Image via PublicDomainPictures

  1. Introduction

Both law and bioethics are disciplines concerned with establishing principles, norms, and values to govern those subjects and situations within their jurisdictions.  The rules that emerge from discussions about necessary ethical principles must be considered just, and must also clearly define appropriate institutional practices and individual behavior.

The primary subject of both law and bioethics is the human being.  While the social and professional roles of the lawyer (and/or legislator and judge) and the bioethicists may be different, both professions are concerned with human beings and the societies in which they live.  Therefore, the fundamental question for both disciplines has to be: “What does it mean to be human?”  This question must be answered before a determination of what is just can be made in defining professional ethics and responsibility.

In law, vulnerability has been developed as a term of art, with a particular and specific meaning.[1]  Therefore, a legal theorist immersed in vulnerability theory would respond: “To be human is to be vulnerable.”  Vulnerability is the universal, continuous human condition.  It is the ultimate  characteristic that defines what it means to be human.[2]

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Equality: Still Illusive After All These Years

by Martha A. Fineman

Image via Geralt

“The title of this chapter owes a debt to Paul Simon, although his phrase is “still crazy after all these years.”1 He uses it to describe the feelings that are generated when he meets an “old lover” on the street, who seems glad to see him. After a few beers together, they go their separate ways, and he reflects on the fact that he is not the kind who tends to socialize, but seems to “lean on old familiar ways,” “longing [his] life away,” “still crazy after all these years.” I think of equality as that old lover, as illusive as ever, meeting and mixing, then going its separate way, leaving the feminist leaning and longing for it – still crazy after all these years.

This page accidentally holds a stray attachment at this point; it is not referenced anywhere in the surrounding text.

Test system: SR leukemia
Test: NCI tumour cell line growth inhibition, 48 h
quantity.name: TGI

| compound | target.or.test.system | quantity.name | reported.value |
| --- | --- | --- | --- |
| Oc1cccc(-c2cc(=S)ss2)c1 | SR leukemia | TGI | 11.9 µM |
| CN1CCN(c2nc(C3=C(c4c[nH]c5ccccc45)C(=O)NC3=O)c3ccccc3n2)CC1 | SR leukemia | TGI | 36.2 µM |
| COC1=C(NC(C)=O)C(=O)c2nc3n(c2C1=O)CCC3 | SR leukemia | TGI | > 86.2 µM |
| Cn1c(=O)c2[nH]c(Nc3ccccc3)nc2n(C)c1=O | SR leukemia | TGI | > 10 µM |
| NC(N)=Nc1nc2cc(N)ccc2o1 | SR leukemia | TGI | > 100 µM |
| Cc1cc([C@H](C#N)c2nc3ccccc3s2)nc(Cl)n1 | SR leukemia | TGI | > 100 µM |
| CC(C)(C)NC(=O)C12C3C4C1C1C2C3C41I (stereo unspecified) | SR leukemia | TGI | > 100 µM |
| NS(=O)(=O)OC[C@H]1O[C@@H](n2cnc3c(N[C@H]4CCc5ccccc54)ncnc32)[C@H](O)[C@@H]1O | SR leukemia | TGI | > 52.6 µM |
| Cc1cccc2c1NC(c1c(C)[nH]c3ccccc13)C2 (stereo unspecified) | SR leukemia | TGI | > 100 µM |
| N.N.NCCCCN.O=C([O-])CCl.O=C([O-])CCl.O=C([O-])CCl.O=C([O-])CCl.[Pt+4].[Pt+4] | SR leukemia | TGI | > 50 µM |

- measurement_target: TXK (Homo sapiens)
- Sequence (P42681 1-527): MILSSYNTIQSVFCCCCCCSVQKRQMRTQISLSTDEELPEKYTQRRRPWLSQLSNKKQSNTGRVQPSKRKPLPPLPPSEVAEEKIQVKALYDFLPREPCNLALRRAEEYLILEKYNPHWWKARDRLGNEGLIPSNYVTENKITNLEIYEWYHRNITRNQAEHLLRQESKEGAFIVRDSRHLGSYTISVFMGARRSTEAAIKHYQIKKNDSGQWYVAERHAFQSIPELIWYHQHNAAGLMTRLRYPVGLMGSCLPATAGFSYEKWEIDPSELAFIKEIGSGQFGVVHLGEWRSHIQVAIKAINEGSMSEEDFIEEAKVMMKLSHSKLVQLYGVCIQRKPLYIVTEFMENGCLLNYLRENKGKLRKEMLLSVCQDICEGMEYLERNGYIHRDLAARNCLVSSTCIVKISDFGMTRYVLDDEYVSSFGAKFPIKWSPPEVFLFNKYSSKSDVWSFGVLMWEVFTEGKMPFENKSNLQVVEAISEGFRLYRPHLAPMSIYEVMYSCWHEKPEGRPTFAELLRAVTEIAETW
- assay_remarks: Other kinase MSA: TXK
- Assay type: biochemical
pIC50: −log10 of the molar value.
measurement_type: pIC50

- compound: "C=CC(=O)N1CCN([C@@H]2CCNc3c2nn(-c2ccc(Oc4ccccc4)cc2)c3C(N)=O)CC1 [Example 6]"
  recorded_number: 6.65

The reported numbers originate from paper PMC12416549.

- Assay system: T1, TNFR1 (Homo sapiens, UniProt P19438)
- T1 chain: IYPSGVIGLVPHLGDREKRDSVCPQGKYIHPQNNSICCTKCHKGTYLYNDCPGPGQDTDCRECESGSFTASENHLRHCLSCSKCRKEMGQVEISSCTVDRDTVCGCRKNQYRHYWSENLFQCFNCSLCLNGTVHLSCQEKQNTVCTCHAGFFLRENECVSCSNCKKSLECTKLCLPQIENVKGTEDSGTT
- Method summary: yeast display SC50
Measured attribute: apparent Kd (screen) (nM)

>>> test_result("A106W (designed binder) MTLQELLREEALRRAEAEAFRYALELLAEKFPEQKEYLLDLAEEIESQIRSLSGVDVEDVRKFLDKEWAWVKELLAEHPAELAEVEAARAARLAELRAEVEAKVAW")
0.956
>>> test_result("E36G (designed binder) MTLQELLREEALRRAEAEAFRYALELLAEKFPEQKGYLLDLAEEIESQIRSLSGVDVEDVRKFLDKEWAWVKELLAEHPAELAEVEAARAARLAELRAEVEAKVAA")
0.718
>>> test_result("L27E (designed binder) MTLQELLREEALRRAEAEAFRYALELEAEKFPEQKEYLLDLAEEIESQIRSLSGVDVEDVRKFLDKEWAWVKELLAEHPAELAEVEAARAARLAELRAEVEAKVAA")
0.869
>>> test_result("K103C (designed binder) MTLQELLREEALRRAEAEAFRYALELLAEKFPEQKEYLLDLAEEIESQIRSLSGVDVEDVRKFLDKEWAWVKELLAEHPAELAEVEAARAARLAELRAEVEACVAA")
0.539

In this chapter, I will propose that one way to render equality less illusive is to move beyond gender and build a more comprehensive framework on the concept of universal human vulnerability. I propose a new theoretical investigation, one that focuses on privilege as well as discrimination and reflects on the benefits allocated through the organization of society and its institutional structures. Such an approach could move us closer to securing substantive equality and social rights in the United States. Continue reading Equality: Still Illusive After All These Years

Bowling Alone in Georgia

By Jennifer Hickey, Postdoctoral Fellow, Vulnerability and the Human Condition Initiative, Emory University School of Law

Image via Pixabay by Skitterphoto